The Perry Plunge
Iowa nightmare for Gov. Goodhair, but he carries on
By Richard Whittaker,
1:45PM, Wed. Jan. 4, 2012
If there wasn't enough fingerpointing going on in the Rick Perry presidential campaign already, last night's desperate rout in the Iowa Caucus must have sealed the deal. Losing to Mitt Romney? Bad. Losing to Ron Paul? Awkward. Losing to Newt Gingrich? Painful. But losing to Rick Santorum? Agonizing.
As Perry's star fell out of the skies over the last few weeks, the game plan options had become clear: Either he was hoping for a vice-presidential nod, or he was planning to wander into the Republican National Convention with enough pledged delegates to play kingmaker.
After his disastrous 10.3% showing last night, Perry may as well just sell that play book to the former Senator from Pennsylvania.
Late last night, an obviously shaken Perry told the press corps that "I've decided to return to Texas, assess the results of tonight's caucus, determine whether there is a path forward for myself in this race." Reading the tea leaves, that initially sounded a lot like a pre-concession speech, but this morning Perry said he had assessed (without the trip to Texas) during a morning jog. He then kvetched about Iowa and its caucuses, calling it "a quirky place and a quirky process" before saying he was heading to "places where they have actual primaries and there are going to be real Republicans voting."
And where would that be? Perry noted that he felt "very comfortable" about the values and the people of South Carolina, and that's where he's heading next.
Er, wait, which numbers was he looking at? If the latest numbers from the Palmetto State are any indicator, he'll be looking back fondly on that 10.3%. Mid-December polling still had favored son Gingrich steaming ahead on 37% and Romney on 21%. Perry was dawdling on 5.7%, a full point behind Michele Bachmann who has already dropped out after Iowa.
And now, let's drill down a little further into some of last night's numbers:
Total turnout: 122,255. That's up marginally from the 2008 turnout of 119,188, and holding steady on the increase in voter interest from the 87,666 ballots cast in 2000. However, there was no competitive Democratic caucus this year, so it may be hard to see what impact that had.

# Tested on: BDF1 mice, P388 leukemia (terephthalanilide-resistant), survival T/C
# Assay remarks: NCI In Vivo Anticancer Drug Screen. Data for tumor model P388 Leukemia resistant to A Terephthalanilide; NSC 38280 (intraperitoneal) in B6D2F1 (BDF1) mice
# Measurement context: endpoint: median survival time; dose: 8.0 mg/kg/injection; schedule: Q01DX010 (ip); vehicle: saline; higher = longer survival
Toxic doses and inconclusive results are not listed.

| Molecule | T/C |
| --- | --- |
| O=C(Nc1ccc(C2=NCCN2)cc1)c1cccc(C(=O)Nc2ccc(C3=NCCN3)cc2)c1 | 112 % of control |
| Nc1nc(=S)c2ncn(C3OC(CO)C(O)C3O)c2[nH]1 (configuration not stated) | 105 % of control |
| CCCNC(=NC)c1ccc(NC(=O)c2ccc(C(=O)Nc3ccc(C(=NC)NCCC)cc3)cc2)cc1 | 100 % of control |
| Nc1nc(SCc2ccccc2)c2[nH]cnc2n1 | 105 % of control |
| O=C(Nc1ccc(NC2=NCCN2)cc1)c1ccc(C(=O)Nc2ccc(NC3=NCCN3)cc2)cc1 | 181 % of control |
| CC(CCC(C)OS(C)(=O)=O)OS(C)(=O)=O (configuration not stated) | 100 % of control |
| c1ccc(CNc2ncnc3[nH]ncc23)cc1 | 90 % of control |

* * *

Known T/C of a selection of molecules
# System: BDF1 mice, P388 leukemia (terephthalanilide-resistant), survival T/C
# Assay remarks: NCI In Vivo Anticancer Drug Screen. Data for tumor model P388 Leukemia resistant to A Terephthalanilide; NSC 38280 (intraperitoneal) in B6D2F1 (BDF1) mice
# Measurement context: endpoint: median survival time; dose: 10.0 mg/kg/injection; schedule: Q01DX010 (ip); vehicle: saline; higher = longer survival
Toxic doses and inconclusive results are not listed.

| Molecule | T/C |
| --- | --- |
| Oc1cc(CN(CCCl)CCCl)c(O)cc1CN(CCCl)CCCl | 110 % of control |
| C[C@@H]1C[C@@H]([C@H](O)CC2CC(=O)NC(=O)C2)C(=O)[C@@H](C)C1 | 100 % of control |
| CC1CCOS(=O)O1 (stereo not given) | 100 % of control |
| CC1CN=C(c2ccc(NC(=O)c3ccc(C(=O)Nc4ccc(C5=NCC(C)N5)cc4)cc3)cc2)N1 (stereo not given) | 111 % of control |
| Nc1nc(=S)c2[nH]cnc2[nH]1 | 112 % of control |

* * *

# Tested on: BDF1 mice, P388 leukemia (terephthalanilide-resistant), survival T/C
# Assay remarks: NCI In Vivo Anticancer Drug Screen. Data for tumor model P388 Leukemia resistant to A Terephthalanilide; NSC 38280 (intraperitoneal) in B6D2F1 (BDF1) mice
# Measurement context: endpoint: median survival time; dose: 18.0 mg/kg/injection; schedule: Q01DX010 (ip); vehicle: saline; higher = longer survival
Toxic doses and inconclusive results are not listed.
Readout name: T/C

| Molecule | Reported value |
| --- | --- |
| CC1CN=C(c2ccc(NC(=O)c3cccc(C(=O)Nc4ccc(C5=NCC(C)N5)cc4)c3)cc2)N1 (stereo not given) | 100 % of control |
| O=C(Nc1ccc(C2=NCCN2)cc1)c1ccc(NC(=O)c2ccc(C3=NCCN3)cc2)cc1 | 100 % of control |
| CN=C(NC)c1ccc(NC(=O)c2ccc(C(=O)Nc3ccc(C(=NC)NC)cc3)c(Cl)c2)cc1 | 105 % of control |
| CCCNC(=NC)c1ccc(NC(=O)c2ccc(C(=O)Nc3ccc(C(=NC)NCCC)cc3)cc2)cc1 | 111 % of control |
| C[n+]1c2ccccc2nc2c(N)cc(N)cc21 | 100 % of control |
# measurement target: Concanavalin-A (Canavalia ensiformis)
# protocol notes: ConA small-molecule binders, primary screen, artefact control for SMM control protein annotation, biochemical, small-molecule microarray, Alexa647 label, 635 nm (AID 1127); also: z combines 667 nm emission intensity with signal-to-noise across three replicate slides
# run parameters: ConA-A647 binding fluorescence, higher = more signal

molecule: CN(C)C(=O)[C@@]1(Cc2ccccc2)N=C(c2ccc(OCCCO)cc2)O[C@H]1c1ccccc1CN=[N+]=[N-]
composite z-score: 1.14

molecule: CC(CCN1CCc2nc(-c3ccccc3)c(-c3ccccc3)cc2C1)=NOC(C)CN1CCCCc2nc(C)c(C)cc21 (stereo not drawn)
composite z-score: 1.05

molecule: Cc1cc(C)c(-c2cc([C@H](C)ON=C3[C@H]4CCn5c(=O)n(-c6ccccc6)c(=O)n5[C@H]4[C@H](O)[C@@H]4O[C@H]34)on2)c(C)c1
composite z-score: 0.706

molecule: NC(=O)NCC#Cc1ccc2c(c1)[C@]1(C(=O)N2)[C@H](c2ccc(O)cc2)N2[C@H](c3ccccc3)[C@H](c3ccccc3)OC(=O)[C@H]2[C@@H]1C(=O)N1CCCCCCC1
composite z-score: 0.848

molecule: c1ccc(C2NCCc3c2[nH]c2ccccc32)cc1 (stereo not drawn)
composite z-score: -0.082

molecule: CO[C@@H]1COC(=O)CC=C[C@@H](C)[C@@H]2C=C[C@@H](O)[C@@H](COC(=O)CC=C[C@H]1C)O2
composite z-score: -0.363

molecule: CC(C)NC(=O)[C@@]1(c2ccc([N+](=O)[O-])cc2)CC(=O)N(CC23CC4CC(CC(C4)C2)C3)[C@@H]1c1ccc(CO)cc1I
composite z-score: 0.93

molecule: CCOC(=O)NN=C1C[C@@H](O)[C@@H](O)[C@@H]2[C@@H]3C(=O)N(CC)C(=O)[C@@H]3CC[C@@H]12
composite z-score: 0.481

Mitt Romney: Who says history doesn't repeat itself? The former Massachusetts' governor polled 30,015 (24.6%) votes – down exactly six votes from his 30,021 (25.19%) total in 2008. He also may be worried about another bit of history: In a sign that Iowa is not always a perfect predictor, back in 2008 he got trounced by then-front runner Mike "Who he now?" Huckabee. Eventual nominee John McCain trailed in fourth.
Ron Paul: Because you can't say "Ron Paul Revolution" without "evol." Yup, the big winner may be the Texas congressman, who went from 11,841 (9.93%) in 2008 to 26,219 (21.4%) this year. Early exit polls show he performed strongly among younger voters (let's see how far the "legalize weed and end wars" mantra gets him once they start looking at his 'racist newsletter' scandal, his role is spreading the war on Christmas nonsense and other conservative classics.) However, it's an undoubted blow that he had to share the extremist vote with Santorum.
Rick Perry: Oh, dear. Remember when Herman Cain dropped out and Perry was going to be the big winner? Governor Moneybags is reported to have sunk $6 million into his Iowa campaign, including $4 million on TV buys, and now slinks to South Carolina with only 12,604 Iowa votes (10.3%) in his pocket. Now the jackals are turning, with even Paul Burka (a late-comer to this party) now calling for Perry's resignation.
The Democrats: How can they not be feeling good about themselves this morning? Sure, the turnout shows that overall Iowa GOP activity is still high, but then again the press has pretty much carpet bombed the state with coverage for months. On the other hand, the man that still looks like the top contender (Romney) is going to have to spend himself out of a hole come South Carolina, and he still has Santorum (evangelical homophobe) and Paul (fearlessly committed to pre-Enlightenment 18th century political theory) snapping at his heels. Add on that Newt Gingrich's statement that he will not go negative in his anti-Romney attack ads – but they will be attack ads.
The Texas Democratic Party: The TDP gleefully issued this statement: "No one paying attention is taking Perry’s campaign seriously, but at least he’ll let us watch him flounder on the national stage a bit longer. The longer Perry stays in the race taking increasingly extreme positions that his cronies back home will have to defend, the better it is for Texas Democrats."